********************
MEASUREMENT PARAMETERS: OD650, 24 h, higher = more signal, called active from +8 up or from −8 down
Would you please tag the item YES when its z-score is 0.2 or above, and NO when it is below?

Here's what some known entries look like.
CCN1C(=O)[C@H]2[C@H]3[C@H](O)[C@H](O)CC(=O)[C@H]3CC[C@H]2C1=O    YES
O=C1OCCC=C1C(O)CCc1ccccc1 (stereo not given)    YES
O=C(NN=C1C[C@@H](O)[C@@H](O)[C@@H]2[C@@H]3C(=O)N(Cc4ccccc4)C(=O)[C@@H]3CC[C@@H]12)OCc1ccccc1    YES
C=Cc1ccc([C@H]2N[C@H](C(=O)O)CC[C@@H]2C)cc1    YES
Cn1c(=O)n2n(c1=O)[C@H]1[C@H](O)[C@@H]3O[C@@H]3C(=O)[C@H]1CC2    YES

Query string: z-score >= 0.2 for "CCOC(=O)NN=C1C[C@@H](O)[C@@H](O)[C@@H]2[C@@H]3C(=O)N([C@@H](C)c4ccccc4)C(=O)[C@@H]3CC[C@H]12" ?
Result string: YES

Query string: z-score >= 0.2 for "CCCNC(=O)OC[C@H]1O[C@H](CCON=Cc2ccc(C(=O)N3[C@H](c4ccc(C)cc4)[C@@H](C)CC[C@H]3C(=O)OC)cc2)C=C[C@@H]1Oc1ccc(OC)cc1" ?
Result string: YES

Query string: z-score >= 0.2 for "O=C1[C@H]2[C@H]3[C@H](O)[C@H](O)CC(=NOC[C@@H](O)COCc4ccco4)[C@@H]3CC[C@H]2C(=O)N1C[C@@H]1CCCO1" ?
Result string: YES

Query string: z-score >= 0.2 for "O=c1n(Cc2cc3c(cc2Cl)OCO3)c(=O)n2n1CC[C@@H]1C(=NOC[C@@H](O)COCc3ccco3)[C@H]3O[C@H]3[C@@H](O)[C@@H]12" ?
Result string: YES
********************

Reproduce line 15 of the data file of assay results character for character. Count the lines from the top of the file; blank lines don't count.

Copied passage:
Query string: z-score >= 0.2 for "O=c1n(Cc2cc3c(cc2Cl)OCO3)c(=O)n2n1CC[C@@H]1C(=NOC[C@@H](O)COCc3ccco3)[C@H]3O[C@H]3[C@@H](O)[C@@H]12" ?